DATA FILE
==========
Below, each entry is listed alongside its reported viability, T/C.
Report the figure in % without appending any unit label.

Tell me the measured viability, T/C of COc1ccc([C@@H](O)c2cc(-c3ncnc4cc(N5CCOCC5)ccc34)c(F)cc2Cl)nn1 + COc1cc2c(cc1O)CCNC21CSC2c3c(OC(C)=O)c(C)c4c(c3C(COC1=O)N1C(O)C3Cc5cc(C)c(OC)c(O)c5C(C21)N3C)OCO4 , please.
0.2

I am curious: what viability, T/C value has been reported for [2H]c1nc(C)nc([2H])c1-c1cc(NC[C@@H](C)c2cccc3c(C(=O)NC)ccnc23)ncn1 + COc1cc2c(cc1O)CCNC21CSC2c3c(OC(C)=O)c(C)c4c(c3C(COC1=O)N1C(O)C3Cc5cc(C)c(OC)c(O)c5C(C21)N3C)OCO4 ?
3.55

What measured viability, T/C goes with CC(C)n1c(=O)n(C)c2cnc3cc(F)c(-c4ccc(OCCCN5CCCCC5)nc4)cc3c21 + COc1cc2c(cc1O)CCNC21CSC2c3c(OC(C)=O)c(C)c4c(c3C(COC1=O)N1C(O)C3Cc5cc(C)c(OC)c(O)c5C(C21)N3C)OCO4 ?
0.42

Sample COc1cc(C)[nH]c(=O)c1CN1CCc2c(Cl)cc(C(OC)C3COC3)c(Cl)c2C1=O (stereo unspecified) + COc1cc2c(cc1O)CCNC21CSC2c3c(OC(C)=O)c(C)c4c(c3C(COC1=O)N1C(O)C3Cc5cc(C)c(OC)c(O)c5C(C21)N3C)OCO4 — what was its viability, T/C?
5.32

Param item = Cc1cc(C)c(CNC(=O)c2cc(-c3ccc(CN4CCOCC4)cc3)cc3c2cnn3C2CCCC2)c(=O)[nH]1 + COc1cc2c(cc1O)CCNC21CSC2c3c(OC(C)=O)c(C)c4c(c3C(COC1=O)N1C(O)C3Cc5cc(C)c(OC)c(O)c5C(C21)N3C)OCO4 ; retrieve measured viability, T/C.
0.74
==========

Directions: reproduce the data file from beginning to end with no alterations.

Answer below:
Below, each entry is listed alongside its reported viability, T/C.
Report the figure in % without appending any unit label.

Tell me the measured viability, T/C of COc1ccc([C@@H](O)c2cc(-c3ncnc4cc(N5CCOCC5)ccc34)c(F)cc2Cl)nn1 + COc1cc2c(cc1O)CCNC21CSC2c3c(OC(C)=O)c(C)c4c(c3C(COC1=O)N1C(O)C3Cc5cc(C)c(OC)c(O)c5C(C21)N3C)OCO4 , please.
0.2

I am curious: what viability, T/C value has been reported for [2H]c1nc(C)nc([2H])c1-c1cc(NC[C@@H](C)c2cccc3c(C(=O)NC)ccnc23)ncn1 + COc1cc2c(cc1O)CCNC21CSC2c3c(OC(C)=O)c(C)c4c(c3C(COC1=O)N1C(O)C3Cc5cc(C)c(OC)c(O)c5C(C21)N3C)OCO4 ?
3.55

What measured viability, T/C goes with CC(C)n1c(=O)n(C)c2cnc3cc(F)c(-c4ccc(OCCCN5CCCCC5)nc4)cc3c21 + COc1cc2c(cc1O)CCNC21CSC2c3c(OC(C)=O)c(C)c4c(c3C(COC1=O)N1C(O)C3Cc5cc(C)c(OC)c(O)c5C(C21)N3C)OCO4 ?
0.42

Sample COc1cc(C)[nH]c(=O)c1CN1CCc2c(Cl)cc(C(OC)C3COC3)c(Cl)c2C1=O (stereo unspecified) + COc1cc2c(cc1O)CCNC21CSC2c3c(OC(C)=O)c(C)c4c(c3C(COC1=O)N1C(O)C3Cc5cc(C)c(OC)c(O)c5C(C21)N3C)OCO4 — what was its viability, T/C?
5.32

Param item = Cc1cc(C)c(CNC(=O)c2cc(-c3ccc(CN4CCOCC4)cc3)cc3c2cnn3C2CCCC2)c(=O)[nH]1 + COc1cc2c(cc1O)CCNC21CSC2c3c(OC(C)=O)c(C)c4c(c3C(COC1=O)N1C(O)C3Cc5cc(C)c(OC)c(O)c5C(C21)N3C)OCO4 ; retrieve measured viability, T/C.
0.74